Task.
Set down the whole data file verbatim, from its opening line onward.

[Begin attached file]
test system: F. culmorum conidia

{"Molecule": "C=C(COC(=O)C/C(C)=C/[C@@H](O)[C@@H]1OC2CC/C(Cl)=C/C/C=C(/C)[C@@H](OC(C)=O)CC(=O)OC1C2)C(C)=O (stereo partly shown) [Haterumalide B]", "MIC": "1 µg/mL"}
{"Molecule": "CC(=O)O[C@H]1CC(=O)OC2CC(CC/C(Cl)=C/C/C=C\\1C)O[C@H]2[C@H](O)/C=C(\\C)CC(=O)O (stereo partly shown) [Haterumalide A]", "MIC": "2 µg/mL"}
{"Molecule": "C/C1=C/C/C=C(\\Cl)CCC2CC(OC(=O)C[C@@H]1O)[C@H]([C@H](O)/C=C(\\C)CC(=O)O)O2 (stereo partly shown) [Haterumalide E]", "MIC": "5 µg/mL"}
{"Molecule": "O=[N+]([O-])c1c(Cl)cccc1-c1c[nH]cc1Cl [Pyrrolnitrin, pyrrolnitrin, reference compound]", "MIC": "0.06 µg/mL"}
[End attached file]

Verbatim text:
test system: F. culmorum conidia

{"Molecule": "C=C(COC(=O)C/C(C)=C/[C@@H](O)[C@@H]1OC2CC/C(Cl)=C/C/C=C(/C)[C@@H](OC(C)=O)CC(=O)OC1C2)C(C)=O (stereo partly shown) [Haterumalide B]", "MIC": "1 µg/mL"}
{"Molecule": "CC(=O)O[C@H]1CC(=O)OC2CC(CC/C(Cl)=C/C/C=C\\1C)O[C@H]2[C@H](O)/C=C(\\C)CC(=O)O (stereo partly shown) [Haterumalide A]", "MIC": "2 µg/mL"}
{"Molecule": "C/C1=C/C/C=C(\\Cl)CCC2CC(OC(=O)C[C@@H]1O)[C@H]([C@H](O)/C=C(\\C)CC(=O)O)O2 (stereo partly shown) [Haterumalide E]", "MIC": "5 µg/mL"}
{"Molecule": "O=[N+]([O-])c1c(Cl)cccc1-c1c[nH]cc1Cl [Pyrrolnitrin, pyrrolnitrin, reference compound]", "MIC": "0.06 µg/mL"}